Anish Kapoor's monopoly on black pigment angers artists

Kapoor has snapped up the rights to Vantablack, which absorbs 99.96 per cent of light.
Kapoor has snapped up the rights to Vantablack, which absorbs 99.96 per cent of light. PHOTO: AFP

LONDON (AFP) - Sculptor Anish Kapoor sparked debate in Britain yesterday by buying the exclusive right to use a pigment said to be the blackest ever, to the fury of others in the artistic community.

Kapoor, whose huge works of public art are landmarks in cities from London to Chicago, has snapped up the rights to Vantablack, which absorbs 99.96 per cent of light.

The move has drawn some criticism in Britain's artistic community.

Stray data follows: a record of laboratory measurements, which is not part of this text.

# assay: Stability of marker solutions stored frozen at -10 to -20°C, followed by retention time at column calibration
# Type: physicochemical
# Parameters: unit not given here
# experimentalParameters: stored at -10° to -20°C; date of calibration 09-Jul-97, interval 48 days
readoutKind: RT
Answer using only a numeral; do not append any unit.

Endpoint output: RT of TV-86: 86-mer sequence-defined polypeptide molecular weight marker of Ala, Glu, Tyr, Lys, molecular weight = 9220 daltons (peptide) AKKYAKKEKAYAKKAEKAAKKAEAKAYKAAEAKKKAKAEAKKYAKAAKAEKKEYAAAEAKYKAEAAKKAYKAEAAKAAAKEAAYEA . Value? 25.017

Christian Furr, a portraitist who had planned to use Vantablack in a series of paintings, told the Mail on Sunday newspaper: "We should be able to use it. It isn't right that it belongs to one man."

The Guardian newspaper ran a story headlined: Can an artist ever really own a colour? But it found that Kapoor was "an ideal artist to experiment with this freaky black" due to his love of "deep, dark, sensual colours."

The colour's makers, NanoSystems, said on their website that they had chosen to licence Vantablack to Kapoor's studio which would limit its use "in the field of art but does not extend to any other sectors." It was originally developed for military and aeronautical purposes.

Asked about the reaction of other artists, the firm told AFP: "This debate is for the artistic community, we don't want to get involved. We are scientists."